He uses ECO Drip for subsurface drip irrigation materials and Netafim tape and filters.

He relies on GPS for more than just installing drip tape. “If the RTK goes down while I’m planting a drip-irrigated field, I shut down. We have to be exactly on the row when we pick six rows at a time.  It also helps to water precisely when you are right on the tapes.”

Some of Seidenberger’s tape is spaced 80 inches between rows and some is on 40-inch spacing under the row.

“If I were doing it all over, I’d put it all 40 inches under the row. That spacing takes about half as much water and gets moisture to the top easier. I could farm flat with the narrow spaces. But the 40-inch tape spacing is quite a bit more expensive to install because there is more drip tape in the fields.”

Water savings

Pre-watering to plant on 40-inch spacings takes as little as 4 inches of water, Seidenberger says. With 80-inch spaces, he may need 10 inches of pre-watering in a dry year to get the beds wet on both sides of the tape.

Most of his wells supply from 2 to 3 gallons per minute per acre. “Three gallons provides 15/100 inch per day for the crop. During peak moisture demand — blooming — cotton uses 3/10 inch a day. So during blooming, we are only giving the plant half of the water itneeds every dayWe just hope we keep enough moisture in the soil profile to get us through or get a rain.”

He says 5 to 6 gallons per minute per acre is “ideal for drip irrigation to provide cotton all the water it needs through the season. We’re always behind — sometimes rain catches us up, but in-season we run the system all the time to stay where we need to be. Some farmers are using 1.5 to 2 gallons per minute per acre and still making good yields.”

Good year

His 2010 crop was a little off from 2009, Seidenberger says; it was hurt by a too-wet June and earlyJuly and a too-dry August. Still, with a combination of good yields and excellent price, he expects a good cotton year. And he’ll soon be busy getting ready to make his next crop.

Busy as he is, Seidenberger still manages to give back to his industry, his family and his community. He serves on the Cotton Incorporated board, the Texas Pest Management Association, the Lions Club, and the St. Lawrence Cotton Growers. He’s a volunteer fireman and a Little League baseball and football coach.  He has served on the St. Lawrence Catholic Church Parish Council and FSA County Committee.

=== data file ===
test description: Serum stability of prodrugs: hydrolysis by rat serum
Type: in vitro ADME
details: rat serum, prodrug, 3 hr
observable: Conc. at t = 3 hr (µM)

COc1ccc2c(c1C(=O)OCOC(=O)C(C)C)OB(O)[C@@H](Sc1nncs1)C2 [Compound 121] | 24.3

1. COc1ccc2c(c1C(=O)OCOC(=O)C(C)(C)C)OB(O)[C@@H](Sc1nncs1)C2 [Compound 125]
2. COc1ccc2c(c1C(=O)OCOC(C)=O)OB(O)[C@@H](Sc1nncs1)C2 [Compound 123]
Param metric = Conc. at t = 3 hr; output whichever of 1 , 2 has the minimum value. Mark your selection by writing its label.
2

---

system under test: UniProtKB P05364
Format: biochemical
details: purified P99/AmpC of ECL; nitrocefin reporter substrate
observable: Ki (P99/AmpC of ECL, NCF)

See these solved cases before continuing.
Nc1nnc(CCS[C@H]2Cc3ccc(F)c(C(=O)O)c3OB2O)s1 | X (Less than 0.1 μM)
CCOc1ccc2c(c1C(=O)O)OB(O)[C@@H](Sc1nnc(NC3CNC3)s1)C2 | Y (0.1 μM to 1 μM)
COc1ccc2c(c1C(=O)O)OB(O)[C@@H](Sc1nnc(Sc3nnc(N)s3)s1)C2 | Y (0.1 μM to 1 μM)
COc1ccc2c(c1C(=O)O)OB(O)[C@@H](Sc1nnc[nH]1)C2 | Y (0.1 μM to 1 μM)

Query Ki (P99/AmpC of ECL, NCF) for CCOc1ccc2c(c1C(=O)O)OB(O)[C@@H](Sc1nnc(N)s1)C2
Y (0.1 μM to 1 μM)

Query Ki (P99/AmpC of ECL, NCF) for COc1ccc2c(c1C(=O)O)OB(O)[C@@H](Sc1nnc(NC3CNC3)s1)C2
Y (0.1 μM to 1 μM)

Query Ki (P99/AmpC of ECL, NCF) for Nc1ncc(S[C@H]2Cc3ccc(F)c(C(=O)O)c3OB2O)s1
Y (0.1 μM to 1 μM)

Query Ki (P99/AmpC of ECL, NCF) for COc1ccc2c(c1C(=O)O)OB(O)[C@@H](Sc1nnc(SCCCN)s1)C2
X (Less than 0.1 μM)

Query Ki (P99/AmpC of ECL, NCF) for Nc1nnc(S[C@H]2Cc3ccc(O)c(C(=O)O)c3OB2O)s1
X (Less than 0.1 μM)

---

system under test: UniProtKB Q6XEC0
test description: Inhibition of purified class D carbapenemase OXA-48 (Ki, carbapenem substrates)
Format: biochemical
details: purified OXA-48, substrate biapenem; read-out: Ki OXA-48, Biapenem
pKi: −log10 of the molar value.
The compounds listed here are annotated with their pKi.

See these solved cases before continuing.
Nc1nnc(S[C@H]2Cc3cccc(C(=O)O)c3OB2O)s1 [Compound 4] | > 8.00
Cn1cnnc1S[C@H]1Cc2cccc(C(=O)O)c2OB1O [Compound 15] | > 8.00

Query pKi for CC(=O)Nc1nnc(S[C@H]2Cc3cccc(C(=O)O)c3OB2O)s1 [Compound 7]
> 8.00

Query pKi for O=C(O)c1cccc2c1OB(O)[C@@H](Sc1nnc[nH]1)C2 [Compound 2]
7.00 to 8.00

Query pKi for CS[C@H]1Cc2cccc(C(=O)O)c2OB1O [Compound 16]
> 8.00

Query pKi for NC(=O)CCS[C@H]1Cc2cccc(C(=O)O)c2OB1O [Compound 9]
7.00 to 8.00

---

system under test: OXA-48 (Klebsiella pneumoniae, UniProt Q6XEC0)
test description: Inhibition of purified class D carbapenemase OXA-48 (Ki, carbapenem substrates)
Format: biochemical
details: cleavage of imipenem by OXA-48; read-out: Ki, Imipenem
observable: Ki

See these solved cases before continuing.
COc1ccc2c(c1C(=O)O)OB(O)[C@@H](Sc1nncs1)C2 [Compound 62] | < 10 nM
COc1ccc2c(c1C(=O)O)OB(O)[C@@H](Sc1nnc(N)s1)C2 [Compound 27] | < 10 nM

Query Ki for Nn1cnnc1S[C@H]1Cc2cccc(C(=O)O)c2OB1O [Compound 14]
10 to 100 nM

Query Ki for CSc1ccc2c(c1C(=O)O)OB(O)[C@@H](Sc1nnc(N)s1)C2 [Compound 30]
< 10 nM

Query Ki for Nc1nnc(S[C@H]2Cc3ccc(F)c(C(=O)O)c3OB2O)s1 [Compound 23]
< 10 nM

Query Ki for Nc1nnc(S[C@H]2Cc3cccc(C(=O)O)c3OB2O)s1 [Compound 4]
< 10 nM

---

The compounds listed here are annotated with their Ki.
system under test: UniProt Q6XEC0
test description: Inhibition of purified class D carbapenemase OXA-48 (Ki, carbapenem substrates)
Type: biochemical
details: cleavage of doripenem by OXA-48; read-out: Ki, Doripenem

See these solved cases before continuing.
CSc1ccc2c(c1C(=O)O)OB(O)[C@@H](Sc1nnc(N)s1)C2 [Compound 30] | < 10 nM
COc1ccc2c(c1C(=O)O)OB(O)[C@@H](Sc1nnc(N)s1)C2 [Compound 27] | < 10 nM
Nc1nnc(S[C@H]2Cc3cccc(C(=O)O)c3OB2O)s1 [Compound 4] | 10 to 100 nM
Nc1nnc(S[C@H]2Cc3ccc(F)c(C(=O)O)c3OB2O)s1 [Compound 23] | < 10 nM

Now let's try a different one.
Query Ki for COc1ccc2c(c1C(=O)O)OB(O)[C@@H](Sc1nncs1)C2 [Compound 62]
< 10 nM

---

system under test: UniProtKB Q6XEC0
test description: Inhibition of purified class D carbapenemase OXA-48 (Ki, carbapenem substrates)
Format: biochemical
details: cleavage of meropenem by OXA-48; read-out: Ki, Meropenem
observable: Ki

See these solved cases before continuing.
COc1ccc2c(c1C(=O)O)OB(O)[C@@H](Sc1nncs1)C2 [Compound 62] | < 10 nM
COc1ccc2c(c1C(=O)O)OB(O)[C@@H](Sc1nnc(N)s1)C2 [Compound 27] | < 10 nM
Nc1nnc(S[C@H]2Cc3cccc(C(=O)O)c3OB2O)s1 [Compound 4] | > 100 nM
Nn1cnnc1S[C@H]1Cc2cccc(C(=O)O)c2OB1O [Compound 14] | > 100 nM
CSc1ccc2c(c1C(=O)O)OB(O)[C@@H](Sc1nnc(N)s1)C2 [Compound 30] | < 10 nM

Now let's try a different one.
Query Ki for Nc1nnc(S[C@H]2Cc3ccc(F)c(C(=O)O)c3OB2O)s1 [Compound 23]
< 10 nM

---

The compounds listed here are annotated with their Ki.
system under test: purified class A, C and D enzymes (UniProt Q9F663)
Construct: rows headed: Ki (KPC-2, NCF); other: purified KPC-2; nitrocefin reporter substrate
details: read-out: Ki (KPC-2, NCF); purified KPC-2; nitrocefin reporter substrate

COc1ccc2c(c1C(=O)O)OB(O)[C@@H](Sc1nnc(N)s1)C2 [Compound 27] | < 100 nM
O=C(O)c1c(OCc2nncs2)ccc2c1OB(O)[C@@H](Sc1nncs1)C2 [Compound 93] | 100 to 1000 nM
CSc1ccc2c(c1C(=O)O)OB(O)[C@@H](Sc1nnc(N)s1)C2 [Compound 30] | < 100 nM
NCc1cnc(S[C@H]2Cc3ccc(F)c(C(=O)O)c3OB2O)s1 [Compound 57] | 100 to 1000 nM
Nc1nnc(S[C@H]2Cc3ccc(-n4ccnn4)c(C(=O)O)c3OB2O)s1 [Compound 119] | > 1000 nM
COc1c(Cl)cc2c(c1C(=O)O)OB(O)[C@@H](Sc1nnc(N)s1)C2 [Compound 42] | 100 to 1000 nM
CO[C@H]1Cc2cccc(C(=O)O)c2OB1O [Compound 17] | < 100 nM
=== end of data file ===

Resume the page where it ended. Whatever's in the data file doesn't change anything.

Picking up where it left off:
He’s devoted to his family, wife Christy (a school nurse), sons Reed, 8, and Owen, 6, and daughter Lacy, 2.

He says he’s never thought about doing anything other than farming— the long-ago banker’s advice notwithstanding. “While I was in school at Angelo State, I missed the farm; I found out pretty quickly what I wanted to do.”

He studied ag business in college, but says farming “is in my blood.”

It must be: He is the fifth generation — on both his father’s and his mother’s (Ellen) side — to farm. His mother’s Runnels County family farm was recently awarded the State of TexasHeritage Award for having been in the family for 100 years. “It’s still owned and operated by my mother’s family,” he says.

Farming is a heritage of which Eric Seidenberger is proud. He’s also proud that he’s been able to carry on that tradition and that he’s learned a lot about farming in16 years on his own — such as conserving soil and water make environmental and economic sense; technology pays dividends; and family is what matters most.

Oh yes, and bankers aren’t always right.